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Discussion Starter · #1 ·
Stymied by a floor plan program that did not seem to allow any interior post-downs to support a stickframed roof for a modest cross-gable, I threw the sticks out and tried a design that relied on trusses.

Ever thrown up an arrangement like this?

A rendering of the building, 37' x 44' in plan, is shown. Roof pitch is 9:12. Total loading, snow and dead, amounts to a little over 75 psf.
 

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Discussion Starter · #2 ·
Here is what the sticked roof might have looked like, if I had an inside-walls arrangement that could have contained the posts for getting the loadpaths somewhat centralized. I did not.

The posts you see get the loads into some upstairs walls, but there is no place to go from there. A truss scheme became necessary.
 

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Discussion Starter · #3 ·
The solution using trusses is possible because of the large amount of overhead between the vaulted (or flat) ceilings of the central and under-gable rooms.

Across the short span of 37 feet go three-ply girder trusses, spaced in about 12 feet from each end. They look pretty much like this.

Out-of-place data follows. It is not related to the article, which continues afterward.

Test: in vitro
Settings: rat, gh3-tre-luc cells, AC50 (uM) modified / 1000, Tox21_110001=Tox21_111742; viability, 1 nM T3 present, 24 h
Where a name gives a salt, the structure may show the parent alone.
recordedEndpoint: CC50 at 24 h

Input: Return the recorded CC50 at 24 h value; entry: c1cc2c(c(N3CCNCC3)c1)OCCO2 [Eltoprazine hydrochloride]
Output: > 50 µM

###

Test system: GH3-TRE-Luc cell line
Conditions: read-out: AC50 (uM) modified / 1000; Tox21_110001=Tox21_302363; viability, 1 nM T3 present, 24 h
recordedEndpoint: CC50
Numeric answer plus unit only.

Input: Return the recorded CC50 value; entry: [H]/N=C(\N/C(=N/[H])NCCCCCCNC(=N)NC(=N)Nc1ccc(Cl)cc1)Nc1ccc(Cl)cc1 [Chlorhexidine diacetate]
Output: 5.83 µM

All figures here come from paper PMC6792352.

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Discussion Starter · #4 ·
With the big girders up and braced, the center is filled with spanners that have scissors bottoms where they go over vaulted ceilings. The xray view attached here shows what is going on.
 

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Discussion Starter · #5 ·
The overall truss scheme is shown in this pic, and you can see how the 12x12 valley area in each corner is stickframed.

Sticks are 2x12 rafters on 24 centers, with the valley being a two ply sandwich of 11-7/8" LVLs.
 

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Discussion Starter · #6 ·
What do you think will take longer, setting and bracing the cruciform arrangement of trusses, or stickframing the corners?
 

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Time-wise, trusses are the way to go. You have to handle and install both sides of a conventional roof. With the trusses, you also have places to run ducts and other utilities.

I also feel a 9:12 vault might be a little too much visually.
 

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Boy, I'd love to see that in a skp. file with all layers turned on. Nice job!
 

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Hybrid Roof Framing

I have done a couple similar roofs over properly engineered slab foundations. (Down South) I prefer to use trusses for double roofs (as you show) if possible, and conventional frame the rest, especially with really long unsupported ridge lines. Hybrid roof framing in these scenarios is not unusual for me.